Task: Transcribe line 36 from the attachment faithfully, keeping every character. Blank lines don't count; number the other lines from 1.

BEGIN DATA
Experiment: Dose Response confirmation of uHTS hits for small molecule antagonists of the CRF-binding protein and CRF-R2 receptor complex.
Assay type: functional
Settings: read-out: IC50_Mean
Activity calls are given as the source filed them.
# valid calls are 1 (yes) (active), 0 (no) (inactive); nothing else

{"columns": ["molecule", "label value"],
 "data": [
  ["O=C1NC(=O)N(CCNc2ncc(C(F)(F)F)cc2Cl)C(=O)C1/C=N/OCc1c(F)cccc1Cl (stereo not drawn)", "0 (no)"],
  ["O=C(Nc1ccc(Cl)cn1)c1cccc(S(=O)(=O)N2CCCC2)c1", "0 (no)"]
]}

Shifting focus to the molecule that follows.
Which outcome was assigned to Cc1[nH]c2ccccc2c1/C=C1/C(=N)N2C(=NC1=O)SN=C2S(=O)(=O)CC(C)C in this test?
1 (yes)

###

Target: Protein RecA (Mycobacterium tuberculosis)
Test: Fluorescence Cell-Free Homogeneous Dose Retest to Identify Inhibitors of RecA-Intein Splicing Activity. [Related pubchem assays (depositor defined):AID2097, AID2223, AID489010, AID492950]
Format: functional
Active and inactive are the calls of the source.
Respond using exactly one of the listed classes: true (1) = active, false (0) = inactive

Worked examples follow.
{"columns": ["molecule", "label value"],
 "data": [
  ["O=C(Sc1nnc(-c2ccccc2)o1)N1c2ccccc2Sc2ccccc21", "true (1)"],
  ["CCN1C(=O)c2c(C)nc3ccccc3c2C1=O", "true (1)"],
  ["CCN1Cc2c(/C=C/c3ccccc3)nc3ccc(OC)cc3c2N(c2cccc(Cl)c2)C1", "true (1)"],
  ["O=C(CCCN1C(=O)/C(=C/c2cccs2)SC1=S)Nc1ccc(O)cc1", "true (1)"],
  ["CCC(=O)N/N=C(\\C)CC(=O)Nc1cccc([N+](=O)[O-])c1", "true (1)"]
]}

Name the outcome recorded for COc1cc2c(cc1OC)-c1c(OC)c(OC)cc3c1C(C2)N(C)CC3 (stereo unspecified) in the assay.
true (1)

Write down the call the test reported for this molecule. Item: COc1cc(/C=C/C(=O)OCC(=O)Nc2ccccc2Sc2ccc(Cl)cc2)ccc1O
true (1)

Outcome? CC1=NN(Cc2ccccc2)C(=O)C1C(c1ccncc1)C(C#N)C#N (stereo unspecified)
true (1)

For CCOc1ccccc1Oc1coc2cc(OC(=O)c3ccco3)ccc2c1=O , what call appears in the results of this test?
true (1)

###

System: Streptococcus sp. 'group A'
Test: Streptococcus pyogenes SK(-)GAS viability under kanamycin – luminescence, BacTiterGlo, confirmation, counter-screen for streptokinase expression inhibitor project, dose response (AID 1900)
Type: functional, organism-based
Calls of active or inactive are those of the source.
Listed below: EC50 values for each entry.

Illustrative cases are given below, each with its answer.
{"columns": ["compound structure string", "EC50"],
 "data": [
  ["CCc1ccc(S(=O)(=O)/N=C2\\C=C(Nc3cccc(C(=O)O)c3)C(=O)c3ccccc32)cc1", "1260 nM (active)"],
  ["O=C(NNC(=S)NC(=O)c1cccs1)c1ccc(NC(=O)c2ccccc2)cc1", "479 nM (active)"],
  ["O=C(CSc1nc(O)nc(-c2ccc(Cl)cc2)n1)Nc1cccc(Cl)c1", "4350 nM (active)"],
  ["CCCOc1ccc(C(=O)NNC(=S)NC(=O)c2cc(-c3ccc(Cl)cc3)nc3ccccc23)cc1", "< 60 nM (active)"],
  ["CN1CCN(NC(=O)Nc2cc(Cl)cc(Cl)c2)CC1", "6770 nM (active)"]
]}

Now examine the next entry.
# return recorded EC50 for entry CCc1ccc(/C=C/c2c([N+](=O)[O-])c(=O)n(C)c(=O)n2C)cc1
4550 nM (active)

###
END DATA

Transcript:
true (1)